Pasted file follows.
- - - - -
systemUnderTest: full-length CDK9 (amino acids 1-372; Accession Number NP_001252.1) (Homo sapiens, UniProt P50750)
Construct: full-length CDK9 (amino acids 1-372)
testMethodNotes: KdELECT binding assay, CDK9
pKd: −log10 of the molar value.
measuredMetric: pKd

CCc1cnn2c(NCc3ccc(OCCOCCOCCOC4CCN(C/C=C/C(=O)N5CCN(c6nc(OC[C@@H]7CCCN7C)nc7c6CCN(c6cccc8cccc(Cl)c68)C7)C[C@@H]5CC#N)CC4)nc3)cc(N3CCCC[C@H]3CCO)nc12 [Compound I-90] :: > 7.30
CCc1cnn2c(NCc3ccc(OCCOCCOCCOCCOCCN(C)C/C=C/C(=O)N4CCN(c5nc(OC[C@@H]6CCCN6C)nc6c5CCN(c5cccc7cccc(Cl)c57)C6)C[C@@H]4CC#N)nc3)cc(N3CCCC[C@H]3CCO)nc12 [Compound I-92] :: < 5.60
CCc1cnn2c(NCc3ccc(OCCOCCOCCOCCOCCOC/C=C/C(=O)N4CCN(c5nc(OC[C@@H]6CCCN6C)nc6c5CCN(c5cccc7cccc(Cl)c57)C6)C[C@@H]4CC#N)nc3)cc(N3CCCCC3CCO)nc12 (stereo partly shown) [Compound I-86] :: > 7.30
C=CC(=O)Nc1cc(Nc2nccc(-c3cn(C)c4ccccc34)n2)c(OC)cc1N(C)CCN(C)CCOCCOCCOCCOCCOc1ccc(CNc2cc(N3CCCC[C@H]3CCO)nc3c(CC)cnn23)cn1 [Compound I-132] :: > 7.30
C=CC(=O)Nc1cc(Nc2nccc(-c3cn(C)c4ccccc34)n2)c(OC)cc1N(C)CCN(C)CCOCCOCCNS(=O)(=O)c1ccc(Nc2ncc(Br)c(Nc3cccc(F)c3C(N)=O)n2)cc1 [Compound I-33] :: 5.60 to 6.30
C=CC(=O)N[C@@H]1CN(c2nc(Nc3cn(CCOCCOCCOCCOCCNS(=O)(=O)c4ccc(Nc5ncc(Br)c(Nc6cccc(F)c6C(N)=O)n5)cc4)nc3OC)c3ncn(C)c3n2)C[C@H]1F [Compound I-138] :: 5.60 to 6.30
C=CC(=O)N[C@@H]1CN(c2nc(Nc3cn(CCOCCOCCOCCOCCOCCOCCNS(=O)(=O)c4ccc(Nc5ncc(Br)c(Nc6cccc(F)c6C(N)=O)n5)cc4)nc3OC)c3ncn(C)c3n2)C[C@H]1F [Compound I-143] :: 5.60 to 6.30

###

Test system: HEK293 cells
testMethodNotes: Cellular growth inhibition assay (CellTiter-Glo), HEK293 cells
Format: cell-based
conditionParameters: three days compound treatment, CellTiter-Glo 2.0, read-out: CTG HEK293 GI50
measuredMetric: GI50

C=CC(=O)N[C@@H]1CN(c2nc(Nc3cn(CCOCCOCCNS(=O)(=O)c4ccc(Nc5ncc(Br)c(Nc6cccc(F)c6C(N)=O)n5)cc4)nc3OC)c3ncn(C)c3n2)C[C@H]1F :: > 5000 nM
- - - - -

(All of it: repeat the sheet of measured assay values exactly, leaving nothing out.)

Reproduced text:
systemUnderTest: full-length CDK9 (amino acids 1-372; Accession Number NP_001252.1) (Homo sapiens, UniProt P50750)
Construct: full-length CDK9 (amino acids 1-372)
testMethodNotes: KdELECT binding assay, CDK9
pKd: −log10 of the molar value.
measuredMetric: pKd

CCc1cnn2c(NCc3ccc(OCCOCCOCCOC4CCN(C/C=C/C(=O)N5CCN(c6nc(OC[C@@H]7CCCN7C)nc7c6CCN(c6cccc8cccc(Cl)c68)C7)C[C@@H]5CC#N)CC4)nc3)cc(N3CCCC[C@H]3CCO)nc12 [Compound I-90] :: > 7.30
CCc1cnn2c(NCc3ccc(OCCOCCOCCOCCOCCN(C)C/C=C/C(=O)N4CCN(c5nc(OC[C@@H]6CCCN6C)nc6c5CCN(c5cccc7cccc(Cl)c57)C6)C[C@@H]4CC#N)nc3)cc(N3CCCC[C@H]3CCO)nc12 [Compound I-92] :: < 5.60
CCc1cnn2c(NCc3ccc(OCCOCCOCCOCCOCCOC/C=C/C(=O)N4CCN(c5nc(OC[C@@H]6CCCN6C)nc6c5CCN(c5cccc7cccc(Cl)c57)C6)C[C@@H]4CC#N)nc3)cc(N3CCCCC3CCO)nc12 (stereo partly shown) [Compound I-86] :: > 7.30
C=CC(=O)Nc1cc(Nc2nccc(-c3cn(C)c4ccccc34)n2)c(OC)cc1N(C)CCN(C)CCOCCOCCOCCOCCOc1ccc(CNc2cc(N3CCCC[C@H]3CCO)nc3c(CC)cnn23)cn1 [Compound I-132] :: > 7.30
C=CC(=O)Nc1cc(Nc2nccc(-c3cn(C)c4ccccc34)n2)c(OC)cc1N(C)CCN(C)CCOCCOCCNS(=O)(=O)c1ccc(Nc2ncc(Br)c(Nc3cccc(F)c3C(N)=O)n2)cc1 [Compound I-33] :: 5.60 to 6.30
C=CC(=O)N[C@@H]1CN(c2nc(Nc3cn(CCOCCOCCOCCOCCNS(=O)(=O)c4ccc(Nc5ncc(Br)c(Nc6cccc(F)c6C(N)=O)n5)cc4)nc3OC)c3ncn(C)c3n2)C[C@H]1F [Compound I-138] :: 5.60 to 6.30
C=CC(=O)N[C@@H]1CN(c2nc(Nc3cn(CCOCCOCCOCCOCCOCCOCCNS(=O)(=O)c4ccc(Nc5ncc(Br)c(Nc6cccc(F)c6C(N)=O)n5)cc4)nc3OC)c3ncn(C)c3n2)C[C@H]1F [Compound I-143] :: 5.60 to 6.30

###

Test system: HEK293 cells
testMethodNotes: Cellular growth inhibition assay (CellTiter-Glo), HEK293 cells
Format: cell-based
conditionParameters: three days compound treatment, CellTiter-Glo 2.0, read-out: CTG HEK293 GI50
measuredMetric: GI50

C=CC(=O)N[C@@H]1CN(c2nc(Nc3cn(CCOCCOCCNS(=O)(=O)c4ccc(Nc5ncc(Br)c(Nc6cccc(F)c6C(N)=O)n5)cc4)nc3OC)c3ncn(C)c3n2)C[C@H]1F :: > 5000 nM